Linux Clusters at NIST
Linux has been beneficial in our research. The first device driver for the PCI MultiKron card was done on Linux and was the easiest to write. We use Linux to monitor the cluster, and the tools we develop are either written for Linux first or ported quickly from other UNIX environments. Experimenting with computing clusters would be more difficult with commercial operating systems because source code is generally not available. By having the ability to probe the operating system source code, we are able to accurately measure performance of the OS in addition to the performance of our applications.
Our experiments show that clusters compete very well with traditional parallel machines when running distributed memory applications, generally characterized by large messages. For shared memory applications, which tend to communicate with many small messages, the overhead of the network has a detrimental effect on the application performance. For both types of applications, tuning the network parameters can be of tremendous benefit in decreasing execution time.
The 333 MHz, 16-node Pentium-II cluster has been transferred into a production environment. This cluster will be made available to the entire NIST community and will be managed by the group that supports the traditional supercomputers. We believe Linux-based clusters will provide an effective environment for running many high-performance applications.
Wayne Salamon is a Computer Scientist within the Information Technology Laboratory at the National Institute of Standards and Technology in Gaithersburg, MD. He has worked on system software for PCs, UNIX workstations and IBM mainframes for the past 12 years. His current research interests are parallel computing and performance measurement. Wayne can be reached at email@example.com.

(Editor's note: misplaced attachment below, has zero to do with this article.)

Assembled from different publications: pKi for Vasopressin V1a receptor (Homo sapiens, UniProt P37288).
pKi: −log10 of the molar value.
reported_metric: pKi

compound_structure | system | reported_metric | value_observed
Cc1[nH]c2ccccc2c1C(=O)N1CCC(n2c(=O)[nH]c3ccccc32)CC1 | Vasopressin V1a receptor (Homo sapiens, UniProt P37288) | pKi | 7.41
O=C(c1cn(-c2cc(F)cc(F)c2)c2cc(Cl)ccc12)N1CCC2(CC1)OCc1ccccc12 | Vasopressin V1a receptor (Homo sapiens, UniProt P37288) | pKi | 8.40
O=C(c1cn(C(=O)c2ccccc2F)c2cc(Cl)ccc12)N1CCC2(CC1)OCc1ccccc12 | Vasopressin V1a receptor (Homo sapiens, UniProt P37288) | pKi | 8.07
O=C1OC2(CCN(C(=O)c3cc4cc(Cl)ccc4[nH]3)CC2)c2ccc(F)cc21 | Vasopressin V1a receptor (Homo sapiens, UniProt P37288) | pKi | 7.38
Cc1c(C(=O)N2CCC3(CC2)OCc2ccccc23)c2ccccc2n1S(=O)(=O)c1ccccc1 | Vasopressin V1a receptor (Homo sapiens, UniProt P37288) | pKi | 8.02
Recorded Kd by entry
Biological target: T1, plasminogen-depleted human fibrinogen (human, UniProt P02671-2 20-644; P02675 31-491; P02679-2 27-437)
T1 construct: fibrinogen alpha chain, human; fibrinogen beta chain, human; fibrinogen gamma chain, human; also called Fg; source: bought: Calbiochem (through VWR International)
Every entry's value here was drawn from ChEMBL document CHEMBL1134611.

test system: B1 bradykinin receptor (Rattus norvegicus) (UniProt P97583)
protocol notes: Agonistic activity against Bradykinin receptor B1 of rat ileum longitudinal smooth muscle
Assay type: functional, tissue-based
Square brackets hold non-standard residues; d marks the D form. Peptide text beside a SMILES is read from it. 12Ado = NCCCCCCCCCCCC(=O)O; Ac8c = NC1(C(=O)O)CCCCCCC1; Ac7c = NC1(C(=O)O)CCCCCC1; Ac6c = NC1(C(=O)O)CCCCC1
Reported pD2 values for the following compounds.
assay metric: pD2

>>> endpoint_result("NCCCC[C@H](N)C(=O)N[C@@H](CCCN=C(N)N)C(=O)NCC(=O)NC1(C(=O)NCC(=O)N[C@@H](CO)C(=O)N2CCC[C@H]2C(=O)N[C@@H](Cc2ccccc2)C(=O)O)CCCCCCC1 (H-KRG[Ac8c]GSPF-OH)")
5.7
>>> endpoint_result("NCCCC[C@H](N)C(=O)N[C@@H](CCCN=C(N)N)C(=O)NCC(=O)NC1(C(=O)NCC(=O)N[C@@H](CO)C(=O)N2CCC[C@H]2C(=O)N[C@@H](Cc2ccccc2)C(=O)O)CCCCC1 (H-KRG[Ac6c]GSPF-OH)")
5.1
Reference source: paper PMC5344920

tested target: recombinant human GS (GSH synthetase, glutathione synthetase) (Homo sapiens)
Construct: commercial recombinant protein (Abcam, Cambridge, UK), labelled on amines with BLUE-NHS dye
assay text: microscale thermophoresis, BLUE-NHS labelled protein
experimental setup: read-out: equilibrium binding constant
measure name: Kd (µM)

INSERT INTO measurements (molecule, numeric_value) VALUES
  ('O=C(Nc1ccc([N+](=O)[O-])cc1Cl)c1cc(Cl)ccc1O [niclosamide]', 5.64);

Alan Mink is project engineer of the Distributed Systems Technology project within the NIST Information Technology Laboratory. He holds a B.S. in Electrical Engineering from Rutgers University and an M.S. and Ph.D. in Electrical Engineering from the University of Maryland. His research interests include computer architecture and performance measurement. Alan can be reached at firstname.lastname@example.org.
- An Introduction to Tabled Logic Programming with Picat
- Ubuntu MATE, Not Just a Whim
- Build Your Own Raspberry Pi Camera
- Nasdaq Selects Drupal 8
- Non-Linux FOSS: Screenshotting for Fun and Profit!
- Secure Desktops with Qubes: Compartmentalization
- Getting a Windows Refund in California Small Claims Court
- Canonical Ltd.'s Ubuntu Core
- A New Mental Model for Computers and Networks
- The Peculiar Case of Email in the Cloud
Pick up any e-commerce web or mobile app today, and you’ll be holding a mashup of interconnected applications and services from a variety of different providers. For instance, when you connect to Amazon’s e-commerce app, cookies, tags and pixels that are monitored by solutions like Exact Target, BazaarVoice, Bing, Shopzilla, Liveramp and Google Tag Manager track every action you take. You’re presented with special offers and coupons based on your viewing and buying patterns. If you find something you want for your birthday, a third party manages your wish list, which you can share through multiple social- media outlets or email to a friend. When you select something to buy, you find yourself presented with similar items as kind suggestions. And when you finally check out, you’re offered the ability to pay with promo codes, gifts cards, PayPal or a variety of credit cards.Get the Guide